― What was your life like as a researcher in Europe?
I had a productive time in Europe. I didn't study French at all before I went to France, because I wanted to learn native French while I was there. I eventually decided to speak only in French and learned not only the French language but also French culture and customs. My rigorous research and studies in Europe on the evolution of galaxies have been an integral part of my continuing work as an astronomer.
― After you returned to Japan, what did you do?
I was an associate professor at the Institute of Astronomy at the University of Tokyo (1993-2001), and then I became a professor at the National Astronomical Observatory of Japan (NAOJ) and the Graduate University for Advanced Studies. While I was a professor, I focused on educating graduate students and was too busy to conduct research. I served as a member of Subaru's Time Allocation Committee (2000-2004) and as chair of the Subaru Advisory Committee (2004-2012) to support the Subaru Telescope from Japan. In April, 2012, I assumed the post as the director of the Subaru Telescope.
― What do you do as the director of the Subaru Telescope?
My main responsibility is to oversee the organization and ensure the operation of the Subaru Telescope. I frequently meet with the other directors of the Mauna Kea observatories and make many international business trips. I am also involved in local and international education, research, and outreach. I enjoy educating Japanese and international students to become great astronomers by using the excellent capabilities of the Subaru Telescope and collaborating with European colleagues. I joined the Japanese Chamber of Commerce and Industry in Hawaii; attend special events at the University of Hawaii; and give lectures in schools, not only in Hawaii but also in Japan. I do my best to support all astronomers and staff in performing good work, observations, and favorable relations with our host community in Hawaii.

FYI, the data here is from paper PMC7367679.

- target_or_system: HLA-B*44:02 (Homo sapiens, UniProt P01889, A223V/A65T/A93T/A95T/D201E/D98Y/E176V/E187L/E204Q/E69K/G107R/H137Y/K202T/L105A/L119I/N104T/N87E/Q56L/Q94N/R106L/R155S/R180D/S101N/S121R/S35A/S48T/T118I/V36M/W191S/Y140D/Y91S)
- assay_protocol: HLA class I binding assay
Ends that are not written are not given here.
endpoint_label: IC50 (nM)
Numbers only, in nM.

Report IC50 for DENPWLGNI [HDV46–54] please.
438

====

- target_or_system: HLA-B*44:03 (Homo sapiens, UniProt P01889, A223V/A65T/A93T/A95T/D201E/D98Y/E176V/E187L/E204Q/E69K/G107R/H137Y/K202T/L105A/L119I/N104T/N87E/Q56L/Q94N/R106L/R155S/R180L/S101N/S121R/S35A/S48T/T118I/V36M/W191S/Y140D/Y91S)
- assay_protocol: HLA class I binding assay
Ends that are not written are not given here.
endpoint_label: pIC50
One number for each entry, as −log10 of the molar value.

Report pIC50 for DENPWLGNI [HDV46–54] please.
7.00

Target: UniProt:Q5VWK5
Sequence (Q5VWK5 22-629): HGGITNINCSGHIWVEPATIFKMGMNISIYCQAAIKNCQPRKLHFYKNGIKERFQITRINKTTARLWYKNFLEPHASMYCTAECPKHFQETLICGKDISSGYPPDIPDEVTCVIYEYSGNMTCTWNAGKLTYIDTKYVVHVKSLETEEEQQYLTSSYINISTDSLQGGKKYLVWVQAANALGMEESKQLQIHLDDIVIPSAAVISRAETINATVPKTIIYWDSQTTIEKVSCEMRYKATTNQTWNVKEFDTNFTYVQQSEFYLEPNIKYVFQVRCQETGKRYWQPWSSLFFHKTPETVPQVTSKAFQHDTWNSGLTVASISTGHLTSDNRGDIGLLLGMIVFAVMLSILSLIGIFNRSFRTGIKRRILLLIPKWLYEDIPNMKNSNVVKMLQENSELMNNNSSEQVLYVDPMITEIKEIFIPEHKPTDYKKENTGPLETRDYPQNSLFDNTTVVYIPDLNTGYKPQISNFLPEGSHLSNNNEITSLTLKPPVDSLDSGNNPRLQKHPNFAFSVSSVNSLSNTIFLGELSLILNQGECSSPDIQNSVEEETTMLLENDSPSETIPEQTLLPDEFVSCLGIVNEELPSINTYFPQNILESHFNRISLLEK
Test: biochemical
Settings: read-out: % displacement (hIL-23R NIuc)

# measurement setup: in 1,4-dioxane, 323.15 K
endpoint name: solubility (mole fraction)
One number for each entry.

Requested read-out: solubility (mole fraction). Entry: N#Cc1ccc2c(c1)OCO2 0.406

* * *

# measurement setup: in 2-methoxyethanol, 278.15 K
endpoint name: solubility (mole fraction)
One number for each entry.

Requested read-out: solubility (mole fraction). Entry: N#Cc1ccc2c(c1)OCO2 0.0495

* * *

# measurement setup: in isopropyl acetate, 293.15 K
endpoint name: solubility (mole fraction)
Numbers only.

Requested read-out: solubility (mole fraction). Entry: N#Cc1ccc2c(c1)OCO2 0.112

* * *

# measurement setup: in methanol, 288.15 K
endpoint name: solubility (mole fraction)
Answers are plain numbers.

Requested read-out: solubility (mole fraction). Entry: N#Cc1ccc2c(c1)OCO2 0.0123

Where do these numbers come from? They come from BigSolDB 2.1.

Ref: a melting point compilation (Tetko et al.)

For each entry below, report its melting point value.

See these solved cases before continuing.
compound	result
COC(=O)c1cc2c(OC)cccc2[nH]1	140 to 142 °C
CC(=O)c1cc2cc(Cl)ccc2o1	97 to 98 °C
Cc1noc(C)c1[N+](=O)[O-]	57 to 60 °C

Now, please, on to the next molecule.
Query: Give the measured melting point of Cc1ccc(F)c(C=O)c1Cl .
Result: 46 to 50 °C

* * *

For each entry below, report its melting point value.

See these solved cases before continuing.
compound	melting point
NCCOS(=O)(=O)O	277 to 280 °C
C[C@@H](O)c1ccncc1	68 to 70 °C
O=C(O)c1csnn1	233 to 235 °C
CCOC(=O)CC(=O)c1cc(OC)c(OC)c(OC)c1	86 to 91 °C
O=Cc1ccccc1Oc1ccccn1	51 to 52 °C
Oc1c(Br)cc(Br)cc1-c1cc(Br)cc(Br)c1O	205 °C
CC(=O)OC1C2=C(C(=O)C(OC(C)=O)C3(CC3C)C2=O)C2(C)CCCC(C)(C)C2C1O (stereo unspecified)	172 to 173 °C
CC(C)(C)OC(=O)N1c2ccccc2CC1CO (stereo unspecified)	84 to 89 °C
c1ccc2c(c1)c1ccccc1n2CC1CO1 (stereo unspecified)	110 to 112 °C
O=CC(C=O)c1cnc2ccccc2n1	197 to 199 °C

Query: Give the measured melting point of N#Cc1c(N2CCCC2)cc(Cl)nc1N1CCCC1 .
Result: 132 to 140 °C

― Have you conducted research since you became the director?
I have had little time to conduct my own research, because I'm very busy as the director. I now work 90% as a director and 10% as a researcher. I go to international conferences as much as I can and devote every Monday morning to my own research. My latest studies concern galactic archaeology. I have been using Subaru Telescope's Suprime-Cam to explore how galaxies, particularly the Andromeda Galaxy, began. I'm also researching distant galaxies to better understand the origin of elliptical ones.
― You are very busy. Do you like your job as a director?
Yes, I do. I'm glad to be Subaru Telescope's director. I have met many new people. I like Hawaii and enjoy its welcoming, multicultural context.
― Do you have a special message for our readers?
Although many people want to become astronomers, they think it's hard to become one. However, if you really want to become an astronomer, I believe that you can do so. If this is what you want, please study hard and fulfill your dreams. And if you become an astronomer, please solve the mysteries of the Universe!!